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A man's death shortly after his arrest by the New York Police Department raises questions about what's reasonable when it comes to law enforcement's use of force.

Police attempted to arrest Eric Garner for allegedly selling untaxed cigarettes Thursday. In a video shot by a bystander, an officer appears to put his arm around Garner's neck as officers wrestle Garner to the ground.

On the ground, Garner says, "I can't breathe. I can't breathe." Garner was transported to a medical center, where he was pronounced dead.

Whether the officer, who was stripped of his gun and badge, executed a chokehold is being investigated by the district attorney and the police department's Internal Affairs. The medical examiner has not released its findings.

Since 1993, the NYPD has banned the use of chokeholds. The department's patrol guide defines a chokehold as including, but not limited to, "any pressure to the throat or windpipe, which may prevent or hinder breathing or reduce intake of air."

One police union cautioned against using the word "chokehold" before the investigations conclude.

"I don't believe this was a chokehold. They were trying to bring him on the ground and get his arms around his back and place him under arrest," said Patrick Lynch, president of the New York Patrolmen's Benevolent Association.

Lynch said, "Using reasonable force to put someone under arrest is not always pretty unfortunately, especially when you have a person who says they will not comply."

In a news conference a day after Garner's death, NYPD Commissioner Bill Bratton said Garner "appeared to have been in a chokehold." He said the investigations will "seek to make that final determination."

CHOKEHOLDS BANNED

Generally, chokeholds are considered to be a form of "lethal force," said Michael Huth, director of training at the National Law Enforcement Training Center.

At the Los Angeles Police Department, officers who use a chokehold must be able to "articulate your life or someone's else's being in danger," said Joel Morales, a spokesman for the LAPD.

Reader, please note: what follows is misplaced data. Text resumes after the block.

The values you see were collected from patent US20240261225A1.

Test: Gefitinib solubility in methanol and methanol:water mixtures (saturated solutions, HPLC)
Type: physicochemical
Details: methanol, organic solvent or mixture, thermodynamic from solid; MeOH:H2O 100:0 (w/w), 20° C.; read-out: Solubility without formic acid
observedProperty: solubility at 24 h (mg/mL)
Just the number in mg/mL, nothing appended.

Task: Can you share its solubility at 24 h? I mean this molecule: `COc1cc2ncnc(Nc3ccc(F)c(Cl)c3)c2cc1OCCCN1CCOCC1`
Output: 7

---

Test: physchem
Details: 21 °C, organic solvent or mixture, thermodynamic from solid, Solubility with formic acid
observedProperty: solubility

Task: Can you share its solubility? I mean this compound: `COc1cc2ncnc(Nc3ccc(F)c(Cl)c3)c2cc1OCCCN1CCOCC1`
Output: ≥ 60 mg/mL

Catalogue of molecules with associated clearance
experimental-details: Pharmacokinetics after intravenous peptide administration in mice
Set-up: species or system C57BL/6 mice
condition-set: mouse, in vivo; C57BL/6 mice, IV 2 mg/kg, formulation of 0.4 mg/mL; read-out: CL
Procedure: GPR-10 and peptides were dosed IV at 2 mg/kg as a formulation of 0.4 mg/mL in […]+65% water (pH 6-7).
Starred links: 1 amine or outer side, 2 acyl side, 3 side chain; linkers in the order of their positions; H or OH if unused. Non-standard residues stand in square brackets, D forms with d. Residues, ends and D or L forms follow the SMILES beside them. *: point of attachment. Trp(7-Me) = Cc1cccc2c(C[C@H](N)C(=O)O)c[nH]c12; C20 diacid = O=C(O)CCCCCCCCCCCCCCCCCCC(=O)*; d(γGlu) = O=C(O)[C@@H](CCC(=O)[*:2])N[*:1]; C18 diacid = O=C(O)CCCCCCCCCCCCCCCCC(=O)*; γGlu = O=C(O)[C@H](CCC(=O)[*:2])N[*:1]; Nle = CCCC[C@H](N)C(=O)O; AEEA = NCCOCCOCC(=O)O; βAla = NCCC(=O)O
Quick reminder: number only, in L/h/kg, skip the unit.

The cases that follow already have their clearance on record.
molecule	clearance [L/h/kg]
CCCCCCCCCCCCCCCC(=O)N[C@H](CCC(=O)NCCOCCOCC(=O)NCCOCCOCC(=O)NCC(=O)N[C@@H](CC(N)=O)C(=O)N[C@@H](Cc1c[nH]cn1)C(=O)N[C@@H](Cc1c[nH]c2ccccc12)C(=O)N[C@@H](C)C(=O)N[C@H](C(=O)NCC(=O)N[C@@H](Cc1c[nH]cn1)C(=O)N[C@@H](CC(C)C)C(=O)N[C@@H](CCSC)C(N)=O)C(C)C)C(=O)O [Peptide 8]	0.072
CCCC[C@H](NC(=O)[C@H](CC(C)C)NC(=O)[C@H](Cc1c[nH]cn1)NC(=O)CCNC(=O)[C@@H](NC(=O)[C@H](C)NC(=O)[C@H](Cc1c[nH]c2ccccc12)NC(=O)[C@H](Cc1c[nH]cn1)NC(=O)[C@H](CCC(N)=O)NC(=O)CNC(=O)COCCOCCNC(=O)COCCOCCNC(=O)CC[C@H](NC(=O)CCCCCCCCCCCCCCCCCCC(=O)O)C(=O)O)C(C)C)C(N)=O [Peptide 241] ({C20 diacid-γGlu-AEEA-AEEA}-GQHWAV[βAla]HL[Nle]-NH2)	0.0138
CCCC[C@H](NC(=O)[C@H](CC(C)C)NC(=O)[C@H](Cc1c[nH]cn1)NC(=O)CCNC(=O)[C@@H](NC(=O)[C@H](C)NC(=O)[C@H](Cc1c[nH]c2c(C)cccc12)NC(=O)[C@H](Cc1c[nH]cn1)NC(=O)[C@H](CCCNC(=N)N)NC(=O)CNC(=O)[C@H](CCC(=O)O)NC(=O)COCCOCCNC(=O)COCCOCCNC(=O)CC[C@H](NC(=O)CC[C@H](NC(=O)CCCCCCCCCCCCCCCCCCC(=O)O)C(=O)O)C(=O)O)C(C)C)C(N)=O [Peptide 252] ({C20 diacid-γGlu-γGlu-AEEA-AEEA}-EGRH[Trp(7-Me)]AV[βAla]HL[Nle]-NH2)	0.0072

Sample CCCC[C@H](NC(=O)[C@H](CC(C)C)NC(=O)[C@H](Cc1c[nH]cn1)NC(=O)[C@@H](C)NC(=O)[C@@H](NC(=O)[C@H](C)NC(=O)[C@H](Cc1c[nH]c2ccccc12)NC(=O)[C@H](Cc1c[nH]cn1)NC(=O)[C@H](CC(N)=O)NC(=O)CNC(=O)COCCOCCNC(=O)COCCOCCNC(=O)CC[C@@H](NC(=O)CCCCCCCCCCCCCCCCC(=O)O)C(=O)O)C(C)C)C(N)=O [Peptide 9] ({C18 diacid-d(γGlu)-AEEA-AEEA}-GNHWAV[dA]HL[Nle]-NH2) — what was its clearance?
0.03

The District of Columbia's police department prohibits any "neck restraint" unless there is an imminent threat of death or serious injury, and no other option is available, according to the department's use-of-force policy.

In New York City, chokeholds represent a small percentage of overall use-of-force complaints against the NYPD. In 2013, New York City's Civilian Complaint Review Board received 259 complaints about chokeholds, representing less than 5% of overall use-of-force complaints. Only two of the chokehold complaints were listed as substantiated in 2013, according to data posted by the review board.

Asked at the news conference if chokeholds are seen as a widespread problem, Bratton said, "We do not."

HOW POLICE MAKE AN ARREST

Nationally, there is no set of rules for how much force officers should use, according to the National Institute of Justice, part of the Department of Justice.

Many factors come into play when determining the appropriate amount of force to use, including the police department's experience, available law enforcement technologies and the relationship between the police and the citizen, the NIJ states.

It's unclear whether the officers in Garner's arrest had known him. Garner had been arrested by the NYPD more than 30 times, said Sgt. Lee Jones of the NYPD public information office.

The National Law Enforcement Training Center teaches a maneuver called the "lateral vascular neck restraint" that cuts off oxygen to the brain to cause a suspect to lose consciousness but protects the airway, Huth said.

"It's never our goal to render one unconscious. We simply want to ... change their actions," Huth said.

The maneuver is effective for an officer trying to control someone larger, he said.

The NLETC has trained more than 500 agencies worldwide to use the lateral vascular neck restraint. The NYPD is not among those agencies, Huth said.

The NYPD incident highlights the reality that the arrest is an "unscripted situation" in which officers don't know how much force they will have to use, said Eugene O'Donnell, a professor of law and police studies at John Jay College of Criminal Justice and a former assistant district attorney in Brooklyn and Queens.

"As every cop eventually realizes, you can't talk to everybody and you can't de-escalate every situation. The question is, what then?" O'Donnell said.

He said, "The fact that something looks bad, is ugly, makes people uncomfortable ... doesn't make it a crime."

Follow @JolieLeeDC on Twitter.

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